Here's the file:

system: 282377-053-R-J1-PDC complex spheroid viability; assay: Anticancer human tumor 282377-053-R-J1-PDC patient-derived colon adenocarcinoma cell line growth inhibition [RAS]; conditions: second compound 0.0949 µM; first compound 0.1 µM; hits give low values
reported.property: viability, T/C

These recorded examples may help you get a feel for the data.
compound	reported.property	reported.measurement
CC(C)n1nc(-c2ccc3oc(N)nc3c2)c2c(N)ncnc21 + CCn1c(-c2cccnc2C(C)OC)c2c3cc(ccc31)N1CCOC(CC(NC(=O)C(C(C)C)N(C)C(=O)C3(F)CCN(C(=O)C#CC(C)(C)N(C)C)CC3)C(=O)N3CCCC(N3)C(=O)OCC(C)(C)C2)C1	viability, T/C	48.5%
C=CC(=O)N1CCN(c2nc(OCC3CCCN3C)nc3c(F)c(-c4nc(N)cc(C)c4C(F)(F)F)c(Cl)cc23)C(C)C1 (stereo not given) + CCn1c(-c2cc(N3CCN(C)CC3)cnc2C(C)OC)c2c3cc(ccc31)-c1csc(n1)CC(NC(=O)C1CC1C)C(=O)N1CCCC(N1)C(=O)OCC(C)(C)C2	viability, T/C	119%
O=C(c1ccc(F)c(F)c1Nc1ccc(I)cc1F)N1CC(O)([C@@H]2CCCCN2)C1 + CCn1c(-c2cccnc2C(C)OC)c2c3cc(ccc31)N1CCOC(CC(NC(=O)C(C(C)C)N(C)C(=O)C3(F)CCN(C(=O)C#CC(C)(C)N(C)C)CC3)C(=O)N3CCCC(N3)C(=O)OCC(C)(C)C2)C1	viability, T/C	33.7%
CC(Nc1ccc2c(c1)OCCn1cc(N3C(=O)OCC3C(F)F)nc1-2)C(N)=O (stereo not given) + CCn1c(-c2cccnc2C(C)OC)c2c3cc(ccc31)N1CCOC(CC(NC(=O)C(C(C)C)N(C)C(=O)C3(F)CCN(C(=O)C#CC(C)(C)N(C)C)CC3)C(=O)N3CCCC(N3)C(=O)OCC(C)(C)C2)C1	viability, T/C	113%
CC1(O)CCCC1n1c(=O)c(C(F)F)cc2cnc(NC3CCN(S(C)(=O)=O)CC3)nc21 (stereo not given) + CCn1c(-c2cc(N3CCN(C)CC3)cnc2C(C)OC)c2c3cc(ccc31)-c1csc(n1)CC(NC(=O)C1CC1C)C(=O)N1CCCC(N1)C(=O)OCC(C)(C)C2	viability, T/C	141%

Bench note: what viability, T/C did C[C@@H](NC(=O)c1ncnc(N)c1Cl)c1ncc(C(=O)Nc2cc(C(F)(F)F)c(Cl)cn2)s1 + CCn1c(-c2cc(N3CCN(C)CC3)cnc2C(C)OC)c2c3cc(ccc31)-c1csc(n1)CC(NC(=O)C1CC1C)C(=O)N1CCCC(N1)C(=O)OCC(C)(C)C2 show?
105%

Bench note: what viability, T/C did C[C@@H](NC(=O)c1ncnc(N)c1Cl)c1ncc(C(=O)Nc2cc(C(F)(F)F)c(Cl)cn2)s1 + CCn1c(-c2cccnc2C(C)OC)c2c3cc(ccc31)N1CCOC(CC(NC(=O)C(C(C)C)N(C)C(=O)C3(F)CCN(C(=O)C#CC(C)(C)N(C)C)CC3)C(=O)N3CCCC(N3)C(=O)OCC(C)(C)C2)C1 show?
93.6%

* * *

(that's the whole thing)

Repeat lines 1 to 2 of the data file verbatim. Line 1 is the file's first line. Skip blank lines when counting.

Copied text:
system: 282377-053-R-J1-PDC complex spheroid viability; assay: Anticancer human tumor 282377-053-R-J1-PDC patient-derived colon adenocarcinoma cell line growth inhibition [RAS]; conditions: second compound 0.0949 µM; first compound 0.1 µM; hits give low values
reported.property: viability, T/C